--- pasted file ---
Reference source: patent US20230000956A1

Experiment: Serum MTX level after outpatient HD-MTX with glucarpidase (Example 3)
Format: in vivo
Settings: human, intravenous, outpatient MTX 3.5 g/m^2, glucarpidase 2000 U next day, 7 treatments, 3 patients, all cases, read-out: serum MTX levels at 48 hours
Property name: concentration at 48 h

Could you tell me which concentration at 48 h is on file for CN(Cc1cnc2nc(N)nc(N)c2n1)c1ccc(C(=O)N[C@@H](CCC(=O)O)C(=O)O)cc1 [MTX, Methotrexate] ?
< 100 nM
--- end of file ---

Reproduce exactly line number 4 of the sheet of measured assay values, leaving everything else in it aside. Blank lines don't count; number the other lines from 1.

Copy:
Settings: human, intravenous, outpatient MTX 3.5 g/m^2, glucarpidase 2000 U next day, 7 treatments, 3 patients, all cases, read-out: serum MTX levels at 48 hours